[120 NJSuper Page 491]

for cash or the service of the postal department secured, any distinction between postage and trading stamps under Margetts would be invidious and untenable.

I am unable to accept this argument. Margetts involved trading stamps and, in view of the purpose of the statute, must be limited not only to such stamps but also to allowing the issuance of only single trading stamps as already stated. Postage stamps, irrespective of the percentage of discount from the purchase price they involve, in my opinion, are tantamount to the cash rebate or concession held illegal in Kingsley v. Miller, supra.

There is no doubt that defendant has habitually violated the statutory provision and policy here involved by the issuance of triple trading stamps. Plaintiff, therefore, is entitled to a permanent injunction under the statute restraining defendant from giving more than one trading stamp for the purchase of ten cents of motor fuel. N.J.S.A. 56:6-4(e); Hoffman v. Garden State Farms, Inc. , 76 N.J. Super. 189, 200-201 (Ch. Div. 1962); Securities & Exchange Comm'n v. Northeastern Financial Corporation , 268 F. Supp. 412, 414 (D.N.J. 1967). See also, United Stations of N.J. v. Kingsley, supra; United Stations of N.J. v. Getty Oil Co., supra.

However, as already indicated, the evidence shows two other devices presently in use in defendant's competitive area and elsewhere which plainly fall within the prohibitions of N.J.S.A. 56:6-2(e) and constitute at least equally destructive competitive practices in the retail gasoline industry: (1) giveaways, whether or not connected with the purchase of motor fuel, and (2) the issuance of bonus stamps in connection with the practice of cardpunching or any substantially similar practice. In addition, in my view, the giving of postage stamps with a purchase of motor fuel violates the statute.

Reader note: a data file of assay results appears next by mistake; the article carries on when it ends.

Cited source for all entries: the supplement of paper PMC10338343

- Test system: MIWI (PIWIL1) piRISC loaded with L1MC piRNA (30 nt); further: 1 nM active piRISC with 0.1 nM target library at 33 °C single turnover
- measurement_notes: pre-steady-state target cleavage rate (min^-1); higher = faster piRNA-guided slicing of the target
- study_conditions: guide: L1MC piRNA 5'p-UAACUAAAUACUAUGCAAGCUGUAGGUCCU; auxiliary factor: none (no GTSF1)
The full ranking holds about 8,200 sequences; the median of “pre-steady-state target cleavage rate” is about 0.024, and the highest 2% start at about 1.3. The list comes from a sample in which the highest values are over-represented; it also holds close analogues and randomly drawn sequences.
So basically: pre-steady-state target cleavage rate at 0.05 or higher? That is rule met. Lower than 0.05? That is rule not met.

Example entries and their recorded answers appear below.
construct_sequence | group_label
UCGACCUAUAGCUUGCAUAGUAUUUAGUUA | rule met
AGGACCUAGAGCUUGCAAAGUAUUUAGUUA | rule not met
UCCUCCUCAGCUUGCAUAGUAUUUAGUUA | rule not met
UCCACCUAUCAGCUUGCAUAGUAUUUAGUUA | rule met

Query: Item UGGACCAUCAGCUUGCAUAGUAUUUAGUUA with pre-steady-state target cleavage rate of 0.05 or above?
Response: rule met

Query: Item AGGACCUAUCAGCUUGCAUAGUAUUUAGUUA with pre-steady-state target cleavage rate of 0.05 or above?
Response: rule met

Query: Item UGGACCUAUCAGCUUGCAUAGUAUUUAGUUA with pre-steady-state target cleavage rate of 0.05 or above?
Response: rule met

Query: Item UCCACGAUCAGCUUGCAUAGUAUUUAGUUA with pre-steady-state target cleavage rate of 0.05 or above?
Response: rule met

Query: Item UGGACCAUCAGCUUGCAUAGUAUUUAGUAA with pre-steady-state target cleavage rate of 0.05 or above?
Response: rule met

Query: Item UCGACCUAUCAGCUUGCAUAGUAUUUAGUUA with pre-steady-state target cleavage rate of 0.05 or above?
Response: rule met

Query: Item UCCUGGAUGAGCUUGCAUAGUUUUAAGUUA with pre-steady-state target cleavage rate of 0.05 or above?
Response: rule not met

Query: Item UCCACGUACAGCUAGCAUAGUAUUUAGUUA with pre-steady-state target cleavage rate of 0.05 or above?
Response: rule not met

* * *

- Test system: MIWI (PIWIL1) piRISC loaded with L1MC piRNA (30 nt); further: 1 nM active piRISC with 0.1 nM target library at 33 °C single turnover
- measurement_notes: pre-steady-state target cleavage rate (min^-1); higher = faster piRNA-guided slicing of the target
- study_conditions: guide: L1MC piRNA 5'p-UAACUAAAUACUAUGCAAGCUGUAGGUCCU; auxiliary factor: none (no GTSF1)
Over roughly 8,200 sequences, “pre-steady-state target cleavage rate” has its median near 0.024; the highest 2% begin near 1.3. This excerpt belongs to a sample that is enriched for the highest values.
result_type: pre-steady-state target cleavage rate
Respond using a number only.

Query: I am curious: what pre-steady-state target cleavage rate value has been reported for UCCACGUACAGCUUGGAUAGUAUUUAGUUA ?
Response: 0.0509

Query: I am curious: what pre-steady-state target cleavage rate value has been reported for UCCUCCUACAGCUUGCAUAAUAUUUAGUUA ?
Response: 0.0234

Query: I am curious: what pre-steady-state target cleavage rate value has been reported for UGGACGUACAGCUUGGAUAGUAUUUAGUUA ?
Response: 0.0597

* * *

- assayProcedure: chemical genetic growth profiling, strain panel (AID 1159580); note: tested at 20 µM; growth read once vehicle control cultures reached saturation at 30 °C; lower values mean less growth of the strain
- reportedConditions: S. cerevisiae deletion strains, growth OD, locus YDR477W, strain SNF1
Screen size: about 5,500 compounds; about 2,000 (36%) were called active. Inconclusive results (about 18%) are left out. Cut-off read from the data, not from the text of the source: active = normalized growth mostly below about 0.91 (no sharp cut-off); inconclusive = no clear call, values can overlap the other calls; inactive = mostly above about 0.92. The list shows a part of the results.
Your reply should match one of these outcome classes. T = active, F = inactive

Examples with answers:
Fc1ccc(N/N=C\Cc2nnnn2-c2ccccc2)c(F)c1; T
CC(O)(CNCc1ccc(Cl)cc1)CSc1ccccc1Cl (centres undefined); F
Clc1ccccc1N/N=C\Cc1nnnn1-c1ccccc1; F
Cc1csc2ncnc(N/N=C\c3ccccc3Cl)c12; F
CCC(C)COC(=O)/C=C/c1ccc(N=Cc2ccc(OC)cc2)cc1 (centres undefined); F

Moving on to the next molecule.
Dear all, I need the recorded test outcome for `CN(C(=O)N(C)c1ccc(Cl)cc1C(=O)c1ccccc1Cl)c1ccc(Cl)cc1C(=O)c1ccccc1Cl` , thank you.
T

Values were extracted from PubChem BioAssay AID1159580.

Fairness not only to this defendant but to all gasoline retailers in the State requires that all of these practices be publicly declared and held illegal. See United Stations of

[120 NJSuper Page 492]

N.J. v. Getty Oil Co., supra , 102 N.J. Super. at 473-474. Of course, the extent to which and the manner in which these various specific prohibitions -- excessive trading stamps, giveaways, cardpunching, the issuance of postage stamps -- are enforced are matters left to the State's discretion, depending in large measure on what it considers the most effective method of effectuating the statutory policy within the limits of available enforcement personnel.

In any event, the Director must give gasoline retailers throughout the State ample written notice of the illegality of each of these competitive devices. I leave to his discretion whether he takes this action by the adoption of appropriate regulations or the giving in some fashion of adequate written notice to all of the gasoline retailers operating in this State of the conclusions reached in this opinion.

A permanent injunction will issue against defendant's giving more than single trading stamps, as hereinbefore stated, effective 15 days after the aforesaid notice has been given.